Help - Nj Traffic Tickets.
Q: I have an interesting case. My vehicle, with expired insurance and registration, was parked in a gravel median outside of my apartment. The gravel area is owned by the township and has a sign stating "no parking as per township ordanance." Despite this sign, cars are regularly parked in this area - which is located just off of the street. The "parking area" is not lined for parking and it is not intended to be driven on (although it is gravel). In any case, my vehicle was issued 4 tickets for being in this location (unregistered vehicle, uninsured vehicle, fictitious plates and failure to inspect). I was not present at the time the tickets were issued. I also have not driven this vehicle or intended to drive this vehicle since the insurance, registration and inspection had lapsed. Although the vehicle may have been parked in violation of the township ordanance (for which I was NOT given a ticket), I contend that the tickets issued are not valid given that the vehicle was not being operated (nor intended to be operated) at the time, and that the vehicle was not on a public road or highway at the time of issuance. I was wondering if anyone could comment on this situation - especially a lawyer. I have already plead "not guilty" and have a court date scheduled in 3 weeks. Should I get a lawyer (considering the penalties for these tickets include loss of lisence) or does my defense seem adequate? I really think this cop was just trying to meet his quota with these tickets and I dont think he has much ground to stand upon.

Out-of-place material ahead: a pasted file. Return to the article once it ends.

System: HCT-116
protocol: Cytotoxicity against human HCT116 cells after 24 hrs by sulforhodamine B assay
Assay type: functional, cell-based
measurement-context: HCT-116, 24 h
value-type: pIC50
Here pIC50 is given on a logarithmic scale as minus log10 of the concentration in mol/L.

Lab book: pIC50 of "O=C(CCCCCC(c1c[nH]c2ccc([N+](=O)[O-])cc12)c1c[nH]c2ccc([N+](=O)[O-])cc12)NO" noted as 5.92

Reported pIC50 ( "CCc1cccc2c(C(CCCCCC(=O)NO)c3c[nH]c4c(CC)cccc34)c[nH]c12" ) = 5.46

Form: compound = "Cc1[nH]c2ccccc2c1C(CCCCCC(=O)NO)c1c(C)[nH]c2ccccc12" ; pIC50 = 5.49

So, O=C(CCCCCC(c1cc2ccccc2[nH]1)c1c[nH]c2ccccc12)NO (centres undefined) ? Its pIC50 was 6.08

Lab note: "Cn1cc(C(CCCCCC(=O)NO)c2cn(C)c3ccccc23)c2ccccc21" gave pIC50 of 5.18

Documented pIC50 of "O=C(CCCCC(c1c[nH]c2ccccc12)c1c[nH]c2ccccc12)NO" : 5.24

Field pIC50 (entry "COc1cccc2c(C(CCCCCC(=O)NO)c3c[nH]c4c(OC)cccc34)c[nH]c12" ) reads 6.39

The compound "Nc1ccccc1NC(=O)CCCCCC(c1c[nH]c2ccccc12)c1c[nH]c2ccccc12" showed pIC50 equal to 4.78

A: -The laws in most states say that in order to have a vehicle on the roadways, whether in operating condtion or not, vehicle must be plated, and if the state requires it, insurance. Even though you may think the gravel area is "no man's land", it is the property of the township and they have the right of way. Being the fact that you already showed your tenacity at thumbing your nose at the law by parking illegally, you now want to challenge the tickets? The officer already cut you some slack in this. He did not cite you for the illegal parking, which he could do and also he did not impound your vehicle. Was the license plate on the vehicle current? Since you got a charge of "fictitious plates", this generally means no current plate. Who's fault is that? I'm not a lawyer, but I have beat 4 traffic tickets in 4 different N.J. municipal courts. (And I am currently in California.) As to whether you should get a lawyer, I would say "absolutely". But it's going to cost you at least $500. As for the separate violations, look at the tickets to see what specific statute you are being charged with violating. It will be Title 39, and you can consult it online at the N.J. Legislature website. The "unregistered vehicle" charge might be 39:3-4, in which case you may be able to beat this one. It says [in part]: "Except as hereinafter provided, every resident of this State and every nonresident whose automobile or motorcycle shall be driven in this State shall, before using such vehicle on the public highways, register the same, and no automobile or motorcycle shall be driven unless so registered. "No person owning or having control over any unregistered vehicle shall permit the same to be parked or to stand on a public highway." The issue will be whether the area in which it was parked can be classified as a "public highway". See if you can find a definition in the statutes for that term. With regard to "fictitious plates", that generally refers to plates that had been issued for another vehicle and not the vehicle they are on. If the plates that are on it are expired, they are EXPIRED plates, not fictitious. Again, I am not a lawyer, and the above does not constitute legal advice. Please consult a qualified lawyer for such. -The term "fictitious" is used, in many states, because the plate had not been renewed, therefor, making the vehicle without a properly registered plate. If the plate expires say on July 31, on August 1st you can be cited for "fictitious plates" even though the plate was properly registered to that vehicle. There may be a secondary item which may say something like "fictitious - expired". As opposed to saying "fictitious - not plated".